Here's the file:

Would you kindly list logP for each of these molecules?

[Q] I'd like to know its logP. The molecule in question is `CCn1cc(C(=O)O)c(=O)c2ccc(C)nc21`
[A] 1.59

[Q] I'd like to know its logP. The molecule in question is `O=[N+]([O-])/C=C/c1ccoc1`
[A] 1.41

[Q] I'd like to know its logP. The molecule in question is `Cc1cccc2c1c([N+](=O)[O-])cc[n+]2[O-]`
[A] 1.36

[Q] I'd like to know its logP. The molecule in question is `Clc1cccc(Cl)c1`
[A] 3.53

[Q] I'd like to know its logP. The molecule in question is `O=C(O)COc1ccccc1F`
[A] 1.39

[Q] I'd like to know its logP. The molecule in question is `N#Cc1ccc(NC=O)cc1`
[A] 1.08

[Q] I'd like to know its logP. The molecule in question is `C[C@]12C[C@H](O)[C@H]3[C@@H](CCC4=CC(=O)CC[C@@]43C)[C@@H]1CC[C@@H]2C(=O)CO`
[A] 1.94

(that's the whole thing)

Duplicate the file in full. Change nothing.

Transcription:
Would you kindly list logP for each of these molecules?

[Q] I'd like to know its logP. The molecule in question is `CCn1cc(C(=O)O)c(=O)c2ccc(C)nc21`
[A] 1.59

[Q] I'd like to know its logP. The molecule in question is `O=[N+]([O-])/C=C/c1ccoc1`
[A] 1.41

[Q] I'd like to know its logP. The molecule in question is `Cc1cccc2c1c([N+](=O)[O-])cc[n+]2[O-]`
[A] 1.36

[Q] I'd like to know its logP. The molecule in question is `Clc1cccc(Cl)c1`
[A] 3.53

[Q] I'd like to know its logP. The molecule in question is `O=C(O)COc1ccccc1F`
[A] 1.39

[Q] I'd like to know its logP. The molecule in question is `N#Cc1ccc(NC=O)cc1`
[A] 1.08

[Q] I'd like to know its logP. The molecule in question is `C[C@]12C[C@H](O)[C@H]3[C@@H](CCC4=CC(=O)CC[C@@]43C)[C@@H]1CC[C@@H]2C(=O)CO`
[A] 1.94